Heartbreaking decision to travel to England for an abortion

Belfast woman calls for more support for those whose babies will not survive outside womb

Sarah Ewart: “I couldn’t face continuing with a pregnancy I knew wouldn’t survive.”   Photograph: BBC Northern Ireland

Sarah Ewart: “I couldn’t face continuing with a pregnancy I knew wouldn’t survive.” Photograph: BBC Northern Ireland


“It was extremely difficult for me to decide to have an abortion. We are a family who never had to think about abortion until this happened. Suddenly, I was a 23-year-old woman dealing with something I never thought I’d have to.

“I went for a private 3D scan when I was 19 weeks pregnant. We wanted to know if we were having a boy or a girl.

“During the scan we were told that there was something wrong and they rang ahead immediately to the Ulster Hospital to tell them to expect us. We got there and were scanned again.

“We were told to prepare ourselves for the worst and an urgent appointment was made for me the next morning with a senior sonographer.

“After a number of scans it was confirmed that the baby girl I was carrying had anencephaly – which means the skull and brain hadn’t properly developed.

“We had never heard of anencephaly and so thought at that point we would be able to have operations and bring our daughter Ella home, make her as comfortable as possible and whatever time we had with her would be our time.

Abortion journeys: where women from Ireland have abortions in England and Wales

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“As we listened to the consultant and the midwife it quickly became clear that this was not going to be an option for us and that the birth would be extremely difficult. I asked what my options were and was given only one – to continue with the pregnancy.

“I couldn’t face continuing with a pregnancy I knew wouldn’t survive so I enquired about a termination. Immediately we were told they couldn’t discuss that or advise us on anything to do with an abortion. Legally, they were not allowed to offer that as an option, never mind talk about it. We left, numb and devastated.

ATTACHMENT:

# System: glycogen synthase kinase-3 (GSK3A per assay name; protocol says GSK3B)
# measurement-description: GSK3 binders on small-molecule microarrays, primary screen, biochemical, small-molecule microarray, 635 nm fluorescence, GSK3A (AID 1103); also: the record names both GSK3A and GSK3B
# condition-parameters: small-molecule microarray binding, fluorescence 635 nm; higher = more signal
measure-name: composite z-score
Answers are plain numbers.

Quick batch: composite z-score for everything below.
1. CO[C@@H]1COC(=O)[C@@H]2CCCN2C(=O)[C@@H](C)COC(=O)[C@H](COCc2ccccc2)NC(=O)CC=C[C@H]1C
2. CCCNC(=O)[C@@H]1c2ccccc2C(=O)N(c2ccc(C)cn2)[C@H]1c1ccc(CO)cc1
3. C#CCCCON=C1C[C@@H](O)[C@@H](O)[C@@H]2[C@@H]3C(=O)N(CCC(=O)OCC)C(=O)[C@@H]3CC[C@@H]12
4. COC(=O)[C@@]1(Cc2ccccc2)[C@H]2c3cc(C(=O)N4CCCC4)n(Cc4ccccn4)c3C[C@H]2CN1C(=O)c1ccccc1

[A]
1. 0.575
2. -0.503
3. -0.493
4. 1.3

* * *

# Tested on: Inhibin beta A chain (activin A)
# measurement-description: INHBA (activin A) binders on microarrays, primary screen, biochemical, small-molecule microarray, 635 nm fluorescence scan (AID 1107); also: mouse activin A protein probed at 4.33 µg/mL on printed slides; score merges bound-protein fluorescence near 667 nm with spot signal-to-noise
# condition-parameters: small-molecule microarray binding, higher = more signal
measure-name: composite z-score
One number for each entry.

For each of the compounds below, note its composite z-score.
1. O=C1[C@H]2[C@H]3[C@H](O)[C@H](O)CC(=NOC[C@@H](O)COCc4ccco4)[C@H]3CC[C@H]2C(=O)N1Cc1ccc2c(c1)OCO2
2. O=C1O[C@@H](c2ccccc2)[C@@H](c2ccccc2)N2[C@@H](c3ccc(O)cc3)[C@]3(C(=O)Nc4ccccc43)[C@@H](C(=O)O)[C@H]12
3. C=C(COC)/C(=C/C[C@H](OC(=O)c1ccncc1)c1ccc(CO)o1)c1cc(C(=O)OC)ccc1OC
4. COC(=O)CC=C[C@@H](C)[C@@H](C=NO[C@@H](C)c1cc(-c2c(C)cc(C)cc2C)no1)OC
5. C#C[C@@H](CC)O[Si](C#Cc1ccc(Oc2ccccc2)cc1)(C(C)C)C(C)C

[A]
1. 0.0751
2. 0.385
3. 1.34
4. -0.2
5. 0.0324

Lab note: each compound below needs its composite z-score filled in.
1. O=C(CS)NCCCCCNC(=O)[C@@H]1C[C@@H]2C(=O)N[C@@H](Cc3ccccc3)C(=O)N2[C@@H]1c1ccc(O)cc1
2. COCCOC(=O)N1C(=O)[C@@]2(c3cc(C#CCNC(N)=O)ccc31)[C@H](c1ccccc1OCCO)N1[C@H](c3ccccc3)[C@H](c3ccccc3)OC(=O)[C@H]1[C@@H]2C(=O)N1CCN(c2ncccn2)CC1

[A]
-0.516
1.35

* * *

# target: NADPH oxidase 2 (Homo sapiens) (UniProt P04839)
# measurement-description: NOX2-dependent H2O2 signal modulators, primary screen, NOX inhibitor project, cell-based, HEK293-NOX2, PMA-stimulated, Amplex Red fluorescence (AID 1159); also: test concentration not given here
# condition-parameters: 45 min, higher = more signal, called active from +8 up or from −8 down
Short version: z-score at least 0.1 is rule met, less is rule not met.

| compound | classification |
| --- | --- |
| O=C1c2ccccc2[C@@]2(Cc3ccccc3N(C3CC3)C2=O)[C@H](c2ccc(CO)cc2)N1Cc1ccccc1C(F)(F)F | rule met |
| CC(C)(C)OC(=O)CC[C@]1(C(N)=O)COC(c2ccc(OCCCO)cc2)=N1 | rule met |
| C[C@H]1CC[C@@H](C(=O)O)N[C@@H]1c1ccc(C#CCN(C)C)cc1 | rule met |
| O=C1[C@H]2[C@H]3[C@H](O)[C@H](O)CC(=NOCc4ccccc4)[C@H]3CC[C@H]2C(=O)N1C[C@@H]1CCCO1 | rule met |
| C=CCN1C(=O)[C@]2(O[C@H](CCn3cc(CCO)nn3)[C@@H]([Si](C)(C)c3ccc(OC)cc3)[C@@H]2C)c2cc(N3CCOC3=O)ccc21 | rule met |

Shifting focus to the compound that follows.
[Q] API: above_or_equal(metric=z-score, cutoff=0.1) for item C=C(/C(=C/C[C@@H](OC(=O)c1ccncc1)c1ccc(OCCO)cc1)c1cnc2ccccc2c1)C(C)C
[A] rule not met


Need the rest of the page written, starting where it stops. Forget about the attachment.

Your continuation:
“I came home and started to do my own research. I spoke to my husband, my mum and dad and told them I wanted a termination. They said they would support me in my decision.

Away from home

“It was terrible going to a place I didn’t know, to people I didn’t know and not having the full support of my consultant, medical staff and my full family around me. It made a terrible situation so much worse.

“It cost us over £2,100 to get there. When we paid the clinic £1,350 they said that we were lucky coming from Northern Ireland – we were getting it at a discounted rate. It is normally £1,750 for the procedure. The rest of the cost was for flights and accommodation – not including food. Mum and Dad went to the bank and family members helped too. My parents had just paid for my wedding that year. I just want to say a big thanks to my mum (Jane Christie) who has been amazing throughout this journey, helping me every step of the way. I could not have managed without her love, support and motivation.

“A change in the law here is needed to help women like me. The experience is distressing enough without having to go to England for treatment.

“Support is needed for women like me who have taken this heartbreaking decision. If a woman wants to go through a birth that’s okay, but if a woman doesn’t want to there has to be another option. Neither one is easy.

“We need compassion, respect and dignity.”

Last month, Ms Ewart joined the judicial review taken by the Northern Ireland Human Rights Commission which resulted in Belfast’s High Court ruling that the North’s abortion law is incompatible with human rights law in the case of pregnancies resulting from rape or incest, or where there are fatal foetal abnormalities.